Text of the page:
'Haha' vs. 'LOL': What your style of e-laughter says about you

Are you a 'hehe'-er? An 'lol'-er? A new Facebook study shows that your go-to virtual laugh may reveal a lot about who you are. 

Melanie Stetson Freeman/The Christian Science Monitor
Two members of the Hingham Youth Football Cheer and Dance squad on a smartphone during practice, on October 4, 2013 in Hingham, Massachusetts.

Have you typed “LOL” in the past week? If so, you might be a 28-year-old woman from Phoenix, Ariz. 

A new Facebook study aimed at dissecting the demographics of “haha”-ers, “LOL”-ers, “hehe”-ers, and emoji enthusiasts has found distinct patterns of usage within different genders, ages, and geographic locations. 

The results of analyzing a week’s worth of Facebook posts and comments showed that out of the 15% of people who used some form of e-laughter to express amusement, 51% of people chose the standard “haha.” Thirty-three percent relied on emojis, and 13% channeled their vaguely mischievous side by “hehe”ing. “LOL,” the iconic acronym for “laughing out loud,” brought up the rear with a mere 1.9%. 

“LOL,” once the face of teen textspeak, is now favored primarily by the oldest demographic of Facebook laughers, with a median age of about 28. Emoji smiley faces are used most frequently by the youngest subset of Facebookers, typically those in their teens and early twenties. “Haha” and “hehe” occupy the space in between. 

The study found clear preferences when it comes to gender as well. Women are more likely to use emojis and “LOL”; men more likely to type out a “haha” or “hehe.” 

Where you live may also play a role. Emojis are most frequently used in the Midwest, whereas “haha” and “hehe” thrive on the West Coast. “LOL” usage is highest in Southern states, particularly in the city of Phoenix, Ariz. 

Within these categories of e-laughter, there are additional nuances. “Haha” and “hahaha” are far more common than “ha” or “hahahaha,” and the same pattern holds true for “hehe” and “hehehe.”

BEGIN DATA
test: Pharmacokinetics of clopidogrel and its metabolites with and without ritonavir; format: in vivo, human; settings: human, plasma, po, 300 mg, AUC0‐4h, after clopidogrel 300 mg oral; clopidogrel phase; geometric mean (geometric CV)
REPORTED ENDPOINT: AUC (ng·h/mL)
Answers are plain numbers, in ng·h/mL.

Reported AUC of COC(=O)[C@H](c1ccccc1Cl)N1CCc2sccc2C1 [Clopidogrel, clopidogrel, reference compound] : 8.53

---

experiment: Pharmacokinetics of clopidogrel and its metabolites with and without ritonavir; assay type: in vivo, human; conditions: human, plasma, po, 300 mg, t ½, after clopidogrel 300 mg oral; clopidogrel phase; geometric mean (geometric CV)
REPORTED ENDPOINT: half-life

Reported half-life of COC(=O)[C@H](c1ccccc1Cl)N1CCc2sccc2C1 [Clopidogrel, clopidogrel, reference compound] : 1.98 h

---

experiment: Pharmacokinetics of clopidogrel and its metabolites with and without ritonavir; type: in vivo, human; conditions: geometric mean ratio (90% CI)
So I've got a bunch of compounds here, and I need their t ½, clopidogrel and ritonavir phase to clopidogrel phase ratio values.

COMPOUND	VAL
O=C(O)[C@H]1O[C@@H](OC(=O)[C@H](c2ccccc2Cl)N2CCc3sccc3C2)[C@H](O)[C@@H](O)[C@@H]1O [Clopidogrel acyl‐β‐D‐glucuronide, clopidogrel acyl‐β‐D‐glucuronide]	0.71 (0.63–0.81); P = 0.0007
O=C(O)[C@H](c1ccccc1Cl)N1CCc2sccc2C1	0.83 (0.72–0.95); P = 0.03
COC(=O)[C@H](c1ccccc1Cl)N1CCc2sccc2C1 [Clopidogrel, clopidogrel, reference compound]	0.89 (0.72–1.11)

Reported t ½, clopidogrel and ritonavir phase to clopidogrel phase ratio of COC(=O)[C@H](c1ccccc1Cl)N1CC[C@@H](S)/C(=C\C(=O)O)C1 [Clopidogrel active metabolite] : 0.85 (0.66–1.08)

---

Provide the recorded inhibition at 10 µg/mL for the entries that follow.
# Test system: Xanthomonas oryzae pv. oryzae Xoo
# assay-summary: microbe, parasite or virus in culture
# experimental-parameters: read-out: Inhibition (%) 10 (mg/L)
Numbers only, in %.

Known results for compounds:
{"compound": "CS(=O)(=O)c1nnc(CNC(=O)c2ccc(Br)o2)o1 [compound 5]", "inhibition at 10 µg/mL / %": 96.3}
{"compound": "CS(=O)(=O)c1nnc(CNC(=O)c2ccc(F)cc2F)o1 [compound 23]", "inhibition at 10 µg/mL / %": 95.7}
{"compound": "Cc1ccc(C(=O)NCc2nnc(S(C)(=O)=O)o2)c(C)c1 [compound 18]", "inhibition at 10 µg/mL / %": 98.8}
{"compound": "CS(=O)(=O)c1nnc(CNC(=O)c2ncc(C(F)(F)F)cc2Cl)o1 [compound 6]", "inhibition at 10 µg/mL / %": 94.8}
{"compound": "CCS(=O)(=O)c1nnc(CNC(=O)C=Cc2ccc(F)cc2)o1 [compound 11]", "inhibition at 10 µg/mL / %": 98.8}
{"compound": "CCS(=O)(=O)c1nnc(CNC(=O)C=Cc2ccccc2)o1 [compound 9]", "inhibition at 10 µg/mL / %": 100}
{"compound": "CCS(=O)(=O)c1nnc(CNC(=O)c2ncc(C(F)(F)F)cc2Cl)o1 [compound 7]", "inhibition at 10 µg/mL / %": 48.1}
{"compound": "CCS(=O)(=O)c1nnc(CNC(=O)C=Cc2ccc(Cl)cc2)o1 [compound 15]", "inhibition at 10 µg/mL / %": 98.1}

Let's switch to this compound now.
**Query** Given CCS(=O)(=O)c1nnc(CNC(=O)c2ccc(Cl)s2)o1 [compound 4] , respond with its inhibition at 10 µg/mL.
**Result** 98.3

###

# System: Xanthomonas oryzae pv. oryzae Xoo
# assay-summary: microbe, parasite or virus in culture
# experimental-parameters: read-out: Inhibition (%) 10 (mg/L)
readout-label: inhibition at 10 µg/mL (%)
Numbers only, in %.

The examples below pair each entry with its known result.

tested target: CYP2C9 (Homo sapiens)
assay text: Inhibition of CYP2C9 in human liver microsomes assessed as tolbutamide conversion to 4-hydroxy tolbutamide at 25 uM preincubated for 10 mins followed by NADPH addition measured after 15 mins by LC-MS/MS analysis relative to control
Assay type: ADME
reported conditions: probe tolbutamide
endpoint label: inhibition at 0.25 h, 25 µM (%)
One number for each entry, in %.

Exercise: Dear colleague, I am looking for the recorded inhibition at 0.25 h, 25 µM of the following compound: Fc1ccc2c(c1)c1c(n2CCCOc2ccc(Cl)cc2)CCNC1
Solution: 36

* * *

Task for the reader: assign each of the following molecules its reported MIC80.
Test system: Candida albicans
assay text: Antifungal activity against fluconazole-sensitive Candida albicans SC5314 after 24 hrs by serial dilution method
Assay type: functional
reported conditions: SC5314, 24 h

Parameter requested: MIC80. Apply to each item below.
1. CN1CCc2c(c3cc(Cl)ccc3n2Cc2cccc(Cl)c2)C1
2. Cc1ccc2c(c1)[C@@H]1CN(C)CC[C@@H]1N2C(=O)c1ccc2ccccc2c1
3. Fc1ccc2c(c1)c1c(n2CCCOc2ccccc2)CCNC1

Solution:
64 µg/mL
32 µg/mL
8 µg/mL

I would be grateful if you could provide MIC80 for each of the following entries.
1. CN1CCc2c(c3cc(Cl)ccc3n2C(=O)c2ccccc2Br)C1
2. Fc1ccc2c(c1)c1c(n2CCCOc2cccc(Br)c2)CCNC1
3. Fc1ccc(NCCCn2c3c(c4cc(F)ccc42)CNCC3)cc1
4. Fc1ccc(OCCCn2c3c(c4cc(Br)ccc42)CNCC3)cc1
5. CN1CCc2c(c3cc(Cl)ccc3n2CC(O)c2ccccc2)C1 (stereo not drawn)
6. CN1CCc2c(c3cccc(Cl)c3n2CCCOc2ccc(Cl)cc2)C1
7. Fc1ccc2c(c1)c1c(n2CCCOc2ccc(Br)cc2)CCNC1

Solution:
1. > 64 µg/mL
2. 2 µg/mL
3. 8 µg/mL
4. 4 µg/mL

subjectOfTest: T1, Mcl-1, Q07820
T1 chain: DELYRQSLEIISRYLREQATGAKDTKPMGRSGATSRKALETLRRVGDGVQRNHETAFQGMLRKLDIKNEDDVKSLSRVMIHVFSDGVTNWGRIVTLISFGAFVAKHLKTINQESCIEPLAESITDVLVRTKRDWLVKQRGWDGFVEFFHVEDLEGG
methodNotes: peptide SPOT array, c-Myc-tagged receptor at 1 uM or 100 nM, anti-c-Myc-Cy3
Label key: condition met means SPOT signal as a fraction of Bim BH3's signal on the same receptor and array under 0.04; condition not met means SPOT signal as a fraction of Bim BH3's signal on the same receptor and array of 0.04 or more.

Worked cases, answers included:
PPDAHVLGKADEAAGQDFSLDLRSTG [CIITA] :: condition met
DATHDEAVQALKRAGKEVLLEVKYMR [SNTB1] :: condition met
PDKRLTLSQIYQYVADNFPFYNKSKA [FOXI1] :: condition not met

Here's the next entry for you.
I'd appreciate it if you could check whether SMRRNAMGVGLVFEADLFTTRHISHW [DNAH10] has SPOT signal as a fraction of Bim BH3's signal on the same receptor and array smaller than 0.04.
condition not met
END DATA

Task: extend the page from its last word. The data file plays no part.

In an article for The New Yorker titled “Hahaha vs. Hehehe,” Sarah Larson describes individual “ha”s as building blocks “with which we can construct more elaborate hilarity.” 

According to Ms. Larson’s breakdown of the “haha” hierarchy, an individual “ha” is a respectful acknowledgement that a joke has been made. “Haha” indicates that you’re “genuinely amused; “hahaha” that you’re “really amused.” And “more than three ‘ha’s are where joy takes flight.”  

But how closely do these levels of e-laughter correlate to real-life laughter? In the Los Angeles Times, Michael Krikorian argues in an op-ed that expressions such as “LOL” and “haha” have evolved from their literal meanings into “texting's go-to replies, a vaguely complimentary, vaguely condescending way to acknowledge a text has been received.” 

Krikorian compares sending a “haha” text to faking an obligatory polite laugh when somebody tells an unfunny joke at a party. Texting or online communication, with its lack of visual or verbal cues, simply makes it easier to mask the fact that you don’t actually find the joke laugh-out-loud funny. 

Of course, some messages do elicit genuine mirth. But even these are rarely met with a real-life “hahaha,” Krikorian points out: 

“Walk down any street and people have their heads down, staring at their phones, texting or looking at texts,” he writes. “None of them is laughing out loud. They aren't even smiling. They might be typing haha or LOL, but they are not living the text, not texting the truth.”

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